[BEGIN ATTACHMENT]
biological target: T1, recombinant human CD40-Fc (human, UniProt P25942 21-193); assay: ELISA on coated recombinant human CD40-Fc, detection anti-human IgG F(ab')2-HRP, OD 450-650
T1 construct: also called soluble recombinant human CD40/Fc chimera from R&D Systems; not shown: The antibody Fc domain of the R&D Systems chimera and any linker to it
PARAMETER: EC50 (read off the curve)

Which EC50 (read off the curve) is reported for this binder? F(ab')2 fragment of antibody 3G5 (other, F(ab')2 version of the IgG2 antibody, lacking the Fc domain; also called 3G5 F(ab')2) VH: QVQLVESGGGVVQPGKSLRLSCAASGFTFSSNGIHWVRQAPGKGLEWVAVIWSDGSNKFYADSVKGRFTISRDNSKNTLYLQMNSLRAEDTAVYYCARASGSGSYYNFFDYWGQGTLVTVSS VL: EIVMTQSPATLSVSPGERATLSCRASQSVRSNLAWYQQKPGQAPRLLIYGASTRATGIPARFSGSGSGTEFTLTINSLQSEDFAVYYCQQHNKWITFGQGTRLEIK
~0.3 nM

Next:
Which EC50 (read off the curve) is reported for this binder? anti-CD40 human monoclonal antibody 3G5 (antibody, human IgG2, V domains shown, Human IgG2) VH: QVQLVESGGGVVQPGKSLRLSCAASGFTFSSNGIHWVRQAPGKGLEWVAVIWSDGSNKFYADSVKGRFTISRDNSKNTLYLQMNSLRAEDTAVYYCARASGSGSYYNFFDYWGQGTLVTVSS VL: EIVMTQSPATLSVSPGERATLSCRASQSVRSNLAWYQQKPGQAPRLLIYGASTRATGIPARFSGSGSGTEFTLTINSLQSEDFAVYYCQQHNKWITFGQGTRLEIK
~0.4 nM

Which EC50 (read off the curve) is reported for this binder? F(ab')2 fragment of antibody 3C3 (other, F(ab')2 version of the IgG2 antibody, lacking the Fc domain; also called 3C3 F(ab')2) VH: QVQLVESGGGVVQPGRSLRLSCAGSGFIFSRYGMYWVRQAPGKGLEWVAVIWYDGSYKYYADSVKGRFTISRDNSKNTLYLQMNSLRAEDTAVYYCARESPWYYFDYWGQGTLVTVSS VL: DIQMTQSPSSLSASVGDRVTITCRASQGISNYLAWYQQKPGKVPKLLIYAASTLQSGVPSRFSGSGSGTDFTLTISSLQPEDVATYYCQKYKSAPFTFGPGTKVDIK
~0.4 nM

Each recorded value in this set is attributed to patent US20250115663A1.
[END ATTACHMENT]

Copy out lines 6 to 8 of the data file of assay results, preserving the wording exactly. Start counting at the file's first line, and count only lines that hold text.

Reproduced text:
Next:
Which EC50 (read off the curve) is reported for this binder? anti-CD40 human monoclonal antibody 3G5 (antibody, human IgG2, V domains shown, Human IgG2) VH: QVQLVESGGGVVQPGKSLRLSCAASGFTFSSNGIHWVRQAPGKGLEWVAVIWSDGSNKFYADSVKGRFTISRDNSKNTLYLQMNSLRAEDTAVYYCARASGSGSYYNFFDYWGQGTLVTVSS VL: EIVMTQSPATLSVSPGERATLSCRASQSVRSNLAWYQQKPGQAPRLLIYGASTRATGIPARFSGSGSGTEFTLTINSLQSEDFAVYYCQQHNKWITFGQGTRLEIK
~0.4 nM